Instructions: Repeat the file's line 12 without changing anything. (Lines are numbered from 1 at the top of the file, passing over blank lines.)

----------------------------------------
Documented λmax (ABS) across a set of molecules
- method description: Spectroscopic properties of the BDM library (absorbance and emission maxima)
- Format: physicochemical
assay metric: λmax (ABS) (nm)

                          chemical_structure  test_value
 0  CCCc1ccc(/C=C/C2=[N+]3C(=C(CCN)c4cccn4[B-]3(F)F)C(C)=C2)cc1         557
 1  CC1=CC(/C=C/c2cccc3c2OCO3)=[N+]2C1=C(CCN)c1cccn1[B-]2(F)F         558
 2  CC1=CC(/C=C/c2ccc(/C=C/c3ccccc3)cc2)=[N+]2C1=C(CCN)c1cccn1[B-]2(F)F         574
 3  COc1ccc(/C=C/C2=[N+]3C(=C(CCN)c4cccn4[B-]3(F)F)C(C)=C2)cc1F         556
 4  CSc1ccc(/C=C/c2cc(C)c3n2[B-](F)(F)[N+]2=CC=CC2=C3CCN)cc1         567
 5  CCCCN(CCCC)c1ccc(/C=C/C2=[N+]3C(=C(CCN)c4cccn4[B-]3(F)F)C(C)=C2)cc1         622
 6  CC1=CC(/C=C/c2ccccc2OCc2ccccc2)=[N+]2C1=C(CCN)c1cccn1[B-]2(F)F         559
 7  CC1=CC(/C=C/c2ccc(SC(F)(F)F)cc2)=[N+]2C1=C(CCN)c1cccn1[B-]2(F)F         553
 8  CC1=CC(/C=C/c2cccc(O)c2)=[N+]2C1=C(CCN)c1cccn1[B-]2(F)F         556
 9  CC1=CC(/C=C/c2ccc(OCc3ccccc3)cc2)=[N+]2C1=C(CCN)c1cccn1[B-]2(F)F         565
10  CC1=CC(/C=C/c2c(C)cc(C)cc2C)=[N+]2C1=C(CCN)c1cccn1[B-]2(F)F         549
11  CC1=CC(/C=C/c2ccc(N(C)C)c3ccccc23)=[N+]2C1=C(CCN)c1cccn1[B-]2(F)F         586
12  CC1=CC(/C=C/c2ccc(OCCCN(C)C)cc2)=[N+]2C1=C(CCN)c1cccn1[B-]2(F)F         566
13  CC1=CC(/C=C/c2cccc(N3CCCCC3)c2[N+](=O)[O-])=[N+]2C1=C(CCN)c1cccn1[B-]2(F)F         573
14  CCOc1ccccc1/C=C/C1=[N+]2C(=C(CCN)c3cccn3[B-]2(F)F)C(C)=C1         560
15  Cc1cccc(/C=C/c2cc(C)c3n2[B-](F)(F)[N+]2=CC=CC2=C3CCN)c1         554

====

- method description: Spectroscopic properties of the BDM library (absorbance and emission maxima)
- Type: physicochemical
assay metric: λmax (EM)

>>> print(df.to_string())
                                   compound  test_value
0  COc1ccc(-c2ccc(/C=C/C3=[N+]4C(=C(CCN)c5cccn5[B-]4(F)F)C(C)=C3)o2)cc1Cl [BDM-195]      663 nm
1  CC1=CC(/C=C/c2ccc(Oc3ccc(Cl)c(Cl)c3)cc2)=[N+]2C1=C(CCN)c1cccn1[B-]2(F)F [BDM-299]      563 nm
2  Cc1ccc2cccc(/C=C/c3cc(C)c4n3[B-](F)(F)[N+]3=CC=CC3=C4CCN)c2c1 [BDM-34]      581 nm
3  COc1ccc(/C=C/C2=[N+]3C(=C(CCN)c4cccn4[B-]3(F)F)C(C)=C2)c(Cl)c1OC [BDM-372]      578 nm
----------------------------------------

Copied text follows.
 6  CC1=CC(/C=C/c2ccccc2OCc2ccccc2)=[N+]2C1=C(CCN)c1cccn1[B-]2(F)F         559